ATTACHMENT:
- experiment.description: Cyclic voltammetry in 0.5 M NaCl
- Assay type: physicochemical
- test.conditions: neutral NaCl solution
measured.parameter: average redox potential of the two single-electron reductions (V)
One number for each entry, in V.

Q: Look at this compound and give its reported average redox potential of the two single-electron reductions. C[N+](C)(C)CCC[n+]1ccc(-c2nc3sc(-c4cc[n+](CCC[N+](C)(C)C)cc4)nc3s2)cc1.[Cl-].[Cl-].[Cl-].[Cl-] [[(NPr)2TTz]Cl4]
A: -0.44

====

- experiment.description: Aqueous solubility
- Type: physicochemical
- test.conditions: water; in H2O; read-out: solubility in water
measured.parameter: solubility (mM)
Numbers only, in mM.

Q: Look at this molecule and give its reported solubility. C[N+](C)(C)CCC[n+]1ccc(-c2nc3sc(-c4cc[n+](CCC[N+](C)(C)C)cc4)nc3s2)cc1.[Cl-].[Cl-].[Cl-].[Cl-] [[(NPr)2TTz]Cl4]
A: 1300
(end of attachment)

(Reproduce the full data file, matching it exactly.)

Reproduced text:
- experiment.description: Cyclic voltammetry in 0.5 M NaCl
- Assay type: physicochemical
- test.conditions: neutral NaCl solution
measured.parameter: average redox potential of the two single-electron reductions (V)
One number for each entry, in V.

Q: Look at this compound and give its reported average redox potential of the two single-electron reductions. C[N+](C)(C)CCC[n+]1ccc(-c2nc3sc(-c4cc[n+](CCC[N+](C)(C)C)cc4)nc3s2)cc1.[Cl-].[Cl-].[Cl-].[Cl-] [[(NPr)2TTz]Cl4]
A: -0.44

====

- experiment.description: Aqueous solubility
- Type: physicochemical
- test.conditions: water; in H2O; read-out: solubility in water
measured.parameter: solubility (mM)
Numbers only, in mM.

Q: Look at this molecule and give its reported solubility. C[N+](C)(C)CCC[n+]1ccc(-c2nc3sc(-c4cc[n+](CCC[N+](C)(C)C)cc4)nc3s2)cc1.[Cl-].[Cl-].[Cl-].[Cl-] [[(NPr)2TTz]Cl4]
A: 1300